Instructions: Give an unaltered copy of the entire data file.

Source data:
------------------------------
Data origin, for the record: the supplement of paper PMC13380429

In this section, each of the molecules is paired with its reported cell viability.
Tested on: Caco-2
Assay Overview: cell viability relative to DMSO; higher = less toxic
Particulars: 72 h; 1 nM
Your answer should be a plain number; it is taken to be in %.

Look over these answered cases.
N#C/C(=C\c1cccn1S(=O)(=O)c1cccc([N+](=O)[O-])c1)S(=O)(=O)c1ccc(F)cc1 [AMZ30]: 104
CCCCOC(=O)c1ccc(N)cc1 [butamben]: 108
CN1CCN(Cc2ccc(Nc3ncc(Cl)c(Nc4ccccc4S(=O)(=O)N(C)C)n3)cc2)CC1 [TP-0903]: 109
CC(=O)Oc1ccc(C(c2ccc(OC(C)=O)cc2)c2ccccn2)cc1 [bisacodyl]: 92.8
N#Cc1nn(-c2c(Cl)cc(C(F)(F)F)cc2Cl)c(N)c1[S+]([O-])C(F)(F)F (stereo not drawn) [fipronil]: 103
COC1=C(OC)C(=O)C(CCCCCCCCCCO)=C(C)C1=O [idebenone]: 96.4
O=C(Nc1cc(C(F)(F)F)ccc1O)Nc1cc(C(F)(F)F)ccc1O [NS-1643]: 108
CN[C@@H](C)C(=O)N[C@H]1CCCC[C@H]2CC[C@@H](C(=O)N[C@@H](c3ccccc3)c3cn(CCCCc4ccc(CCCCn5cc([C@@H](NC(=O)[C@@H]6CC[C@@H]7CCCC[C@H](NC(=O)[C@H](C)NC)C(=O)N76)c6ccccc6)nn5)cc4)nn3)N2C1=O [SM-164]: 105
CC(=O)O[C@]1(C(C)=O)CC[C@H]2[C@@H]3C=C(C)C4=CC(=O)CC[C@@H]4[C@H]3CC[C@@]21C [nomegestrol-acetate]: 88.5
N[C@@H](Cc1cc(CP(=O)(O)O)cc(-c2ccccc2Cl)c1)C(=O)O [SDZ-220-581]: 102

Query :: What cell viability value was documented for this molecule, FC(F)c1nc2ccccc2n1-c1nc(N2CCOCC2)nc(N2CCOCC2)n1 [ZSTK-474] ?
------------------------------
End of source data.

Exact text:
Data origin, for the record: the supplement of paper PMC13380429

In this section, each of the molecules is paired with its reported cell viability.
Tested on: Caco-2
Assay Overview: cell viability relative to DMSO; higher = less toxic
Particulars: 72 h; 1 nM
Your answer should be a plain number; it is taken to be in %.

Look over these answered cases.
N#C/C(=C\c1cccn1S(=O)(=O)c1cccc([N+](=O)[O-])c1)S(=O)(=O)c1ccc(F)cc1 [AMZ30]: 104
CCCCOC(=O)c1ccc(N)cc1 [butamben]: 108
CN1CCN(Cc2ccc(Nc3ncc(Cl)c(Nc4ccccc4S(=O)(=O)N(C)C)n3)cc2)CC1 [TP-0903]: 109
CC(=O)Oc1ccc(C(c2ccc(OC(C)=O)cc2)c2ccccn2)cc1 [bisacodyl]: 92.8
N#Cc1nn(-c2c(Cl)cc(C(F)(F)F)cc2Cl)c(N)c1[S+]([O-])C(F)(F)F (stereo not drawn) [fipronil]: 103
COC1=C(OC)C(=O)C(CCCCCCCCCCO)=C(C)C1=O [idebenone]: 96.4
O=C(Nc1cc(C(F)(F)F)ccc1O)Nc1cc(C(F)(F)F)ccc1O [NS-1643]: 108
CN[C@@H](C)C(=O)N[C@H]1CCCC[C@H]2CC[C@@H](C(=O)N[C@@H](c3ccccc3)c3cn(CCCCc4ccc(CCCCn5cc([C@@H](NC(=O)[C@@H]6CC[C@@H]7CCCC[C@H](NC(=O)[C@H](C)NC)C(=O)N76)c6ccccc6)nn5)cc4)nn3)N2C1=O [SM-164]: 105
CC(=O)O[C@]1(C(C)=O)CC[C@H]2[C@@H]3C=C(C)C4=CC(=O)CC[C@@H]4[C@H]3CC[C@@]21C [nomegestrol-acetate]: 88.5
N[C@@H](Cc1cc(CP(=O)(O)O)cc(-c2ccccc2Cl)c1)C(=O)O [SDZ-220-581]: 102

Query :: What cell viability value was documented for this molecule, FC(F)c1nc2ccccc2n1-c1nc(N2CCOCC2)nc(N2CCOCC2)n1 [ZSTK-474] ?